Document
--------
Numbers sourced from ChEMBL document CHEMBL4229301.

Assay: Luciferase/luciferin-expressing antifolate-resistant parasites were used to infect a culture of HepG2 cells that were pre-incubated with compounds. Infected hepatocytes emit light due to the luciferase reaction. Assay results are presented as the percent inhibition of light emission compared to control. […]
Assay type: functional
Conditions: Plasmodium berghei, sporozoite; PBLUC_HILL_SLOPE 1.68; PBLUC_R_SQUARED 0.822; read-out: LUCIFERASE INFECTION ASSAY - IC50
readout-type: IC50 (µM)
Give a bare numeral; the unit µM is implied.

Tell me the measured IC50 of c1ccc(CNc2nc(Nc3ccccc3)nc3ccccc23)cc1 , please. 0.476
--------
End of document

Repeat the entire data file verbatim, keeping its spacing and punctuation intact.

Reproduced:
Numbers sourced from ChEMBL document CHEMBL4229301.

Assay: Luciferase/luciferin-expressing antifolate-resistant parasites were used to infect a culture of HepG2 cells that were pre-incubated with compounds. Infected hepatocytes emit light due to the luciferase reaction. Assay results are presented as the percent inhibition of light emission compared to control. […]
Assay type: functional
Conditions: Plasmodium berghei, sporozoite; PBLUC_HILL_SLOPE 1.68; PBLUC_R_SQUARED 0.822; read-out: LUCIFERASE INFECTION ASSAY - IC50
readout-type: IC50 (µM)
Give a bare numeral; the unit µM is implied.

Tell me the measured IC50 of c1ccc(CNc2nc(Nc3ccccc3)nc3ccccc23)cc1 , please. 0.476